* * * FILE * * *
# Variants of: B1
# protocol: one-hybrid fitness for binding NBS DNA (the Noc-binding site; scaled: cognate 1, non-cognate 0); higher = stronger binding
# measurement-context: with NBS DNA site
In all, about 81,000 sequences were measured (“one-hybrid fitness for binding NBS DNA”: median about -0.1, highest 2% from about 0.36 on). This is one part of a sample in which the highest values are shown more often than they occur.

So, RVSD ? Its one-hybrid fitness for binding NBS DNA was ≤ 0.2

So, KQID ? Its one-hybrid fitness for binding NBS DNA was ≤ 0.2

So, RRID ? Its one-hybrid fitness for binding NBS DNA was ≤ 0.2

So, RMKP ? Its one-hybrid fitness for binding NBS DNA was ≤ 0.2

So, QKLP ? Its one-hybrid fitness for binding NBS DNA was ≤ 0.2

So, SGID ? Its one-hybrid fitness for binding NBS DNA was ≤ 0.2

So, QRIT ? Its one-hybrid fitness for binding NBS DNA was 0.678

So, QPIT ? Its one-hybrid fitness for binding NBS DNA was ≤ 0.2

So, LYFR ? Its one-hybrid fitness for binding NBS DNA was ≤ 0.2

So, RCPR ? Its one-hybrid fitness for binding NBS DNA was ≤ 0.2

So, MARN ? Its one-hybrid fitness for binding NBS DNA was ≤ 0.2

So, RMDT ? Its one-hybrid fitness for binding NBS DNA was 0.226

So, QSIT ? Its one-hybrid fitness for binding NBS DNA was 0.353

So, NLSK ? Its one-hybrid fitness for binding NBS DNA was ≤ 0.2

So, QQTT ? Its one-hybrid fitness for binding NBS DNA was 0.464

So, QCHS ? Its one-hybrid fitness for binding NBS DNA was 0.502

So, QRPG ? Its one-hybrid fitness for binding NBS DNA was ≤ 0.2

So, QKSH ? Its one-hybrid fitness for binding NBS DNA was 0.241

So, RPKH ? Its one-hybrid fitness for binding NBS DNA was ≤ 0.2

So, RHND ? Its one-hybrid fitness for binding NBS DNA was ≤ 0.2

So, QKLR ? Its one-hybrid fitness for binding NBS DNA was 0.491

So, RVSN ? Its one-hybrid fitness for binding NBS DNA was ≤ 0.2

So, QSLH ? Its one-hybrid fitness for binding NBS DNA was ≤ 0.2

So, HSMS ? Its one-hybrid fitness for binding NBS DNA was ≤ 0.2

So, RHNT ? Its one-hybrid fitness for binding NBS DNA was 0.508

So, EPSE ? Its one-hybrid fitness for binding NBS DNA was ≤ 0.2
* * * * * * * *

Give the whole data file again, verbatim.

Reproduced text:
# Variants of: B1
# protocol: one-hybrid fitness for binding NBS DNA (the Noc-binding site; scaled: cognate 1, non-cognate 0); higher = stronger binding
# measurement-context: with NBS DNA site
In all, about 81,000 sequences were measured (“one-hybrid fitness for binding NBS DNA”: median about -0.1, highest 2% from about 0.36 on). This is one part of a sample in which the highest values are shown more often than they occur.

So, RVSD ? Its one-hybrid fitness for binding NBS DNA was ≤ 0.2

So, KQID ? Its one-hybrid fitness for binding NBS DNA was ≤ 0.2

So, RRID ? Its one-hybrid fitness for binding NBS DNA was ≤ 0.2

So, RMKP ? Its one-hybrid fitness for binding NBS DNA was ≤ 0.2

So, QKLP ? Its one-hybrid fitness for binding NBS DNA was ≤ 0.2

So, SGID ? Its one-hybrid fitness for binding NBS DNA was ≤ 0.2

So, QRIT ? Its one-hybrid fitness for binding NBS DNA was 0.678

So, QPIT ? Its one-hybrid fitness for binding NBS DNA was ≤ 0.2

So, LYFR ? Its one-hybrid fitness for binding NBS DNA was ≤ 0.2

So, RCPR ? Its one-hybrid fitness for binding NBS DNA was ≤ 0.2

So, MARN ? Its one-hybrid fitness for binding NBS DNA was ≤ 0.2

So, RMDT ? Its one-hybrid fitness for binding NBS DNA was 0.226

So, QSIT ? Its one-hybrid fitness for binding NBS DNA was 0.353

So, NLSK ? Its one-hybrid fitness for binding NBS DNA was ≤ 0.2

So, QQTT ? Its one-hybrid fitness for binding NBS DNA was 0.464

So, QCHS ? Its one-hybrid fitness for binding NBS DNA was 0.502

So, QRPG ? Its one-hybrid fitness for binding NBS DNA was ≤ 0.2

So, QKSH ? Its one-hybrid fitness for binding NBS DNA was 0.241

So, RPKH ? Its one-hybrid fitness for binding NBS DNA was ≤ 0.2

So, RHND ? Its one-hybrid fitness for binding NBS DNA was ≤ 0.2

So, QKLR ? Its one-hybrid fitness for binding NBS DNA was 0.491

So, RVSN ? Its one-hybrid fitness for binding NBS DNA was ≤ 0.2

So, QSLH ? Its one-hybrid fitness for binding NBS DNA was ≤ 0.2

So, HSMS ? Its one-hybrid fitness for binding NBS DNA was ≤ 0.2

So, RHNT ? Its one-hybrid fitness for binding NBS DNA was 0.508

So, EPSE ? Its one-hybrid fitness for binding NBS DNA was ≤ 0.2